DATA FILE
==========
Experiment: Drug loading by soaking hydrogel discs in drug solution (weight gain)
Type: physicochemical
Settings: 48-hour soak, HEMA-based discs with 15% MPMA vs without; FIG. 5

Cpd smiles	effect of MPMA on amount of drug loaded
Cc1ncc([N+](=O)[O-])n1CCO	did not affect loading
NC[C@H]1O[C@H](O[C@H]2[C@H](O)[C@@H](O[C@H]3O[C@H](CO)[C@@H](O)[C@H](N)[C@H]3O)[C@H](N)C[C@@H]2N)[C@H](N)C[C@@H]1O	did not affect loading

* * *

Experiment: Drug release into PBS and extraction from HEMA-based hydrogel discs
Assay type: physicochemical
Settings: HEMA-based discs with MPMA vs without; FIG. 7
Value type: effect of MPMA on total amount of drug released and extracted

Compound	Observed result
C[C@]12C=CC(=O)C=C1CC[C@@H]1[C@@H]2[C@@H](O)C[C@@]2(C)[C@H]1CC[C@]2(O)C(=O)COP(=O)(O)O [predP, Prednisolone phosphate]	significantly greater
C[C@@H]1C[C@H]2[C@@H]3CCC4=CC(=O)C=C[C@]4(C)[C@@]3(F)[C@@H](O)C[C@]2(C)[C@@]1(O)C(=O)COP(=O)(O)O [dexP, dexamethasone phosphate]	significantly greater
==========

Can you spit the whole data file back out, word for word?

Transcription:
Experiment: Drug loading by soaking hydrogel discs in drug solution (weight gain)
Type: physicochemical
Settings: 48-hour soak, HEMA-based discs with 15% MPMA vs without; FIG. 5

Cpd smiles	effect of MPMA on amount of drug loaded
Cc1ncc([N+](=O)[O-])n1CCO	did not affect loading
NC[C@H]1O[C@H](O[C@H]2[C@H](O)[C@@H](O[C@H]3O[C@H](CO)[C@@H](O)[C@H](N)[C@H]3O)[C@H](N)C[C@@H]2N)[C@H](N)C[C@@H]1O	did not affect loading

* * *

Experiment: Drug release into PBS and extraction from HEMA-based hydrogel discs
Assay type: physicochemical
Settings: HEMA-based discs with MPMA vs without; FIG. 7
Value type: effect of MPMA on total amount of drug released and extracted

Compound	Observed result
C[C@]12C=CC(=O)C=C1CC[C@@H]1[C@@H]2[C@@H](O)C[C@@]2(C)[C@H]1CC[C@]2(O)C(=O)COP(=O)(O)O [predP, Prednisolone phosphate]	significantly greater
C[C@@H]1C[C@H]2[C@@H]3CCC4=CC(=O)C=C[C@]4(C)[C@@]3(F)[C@@H](O)C[C@]2(C)[C@@]1(O)C(=O)COP(=O)(O)O [dexP, dexamethasone phosphate]	significantly greater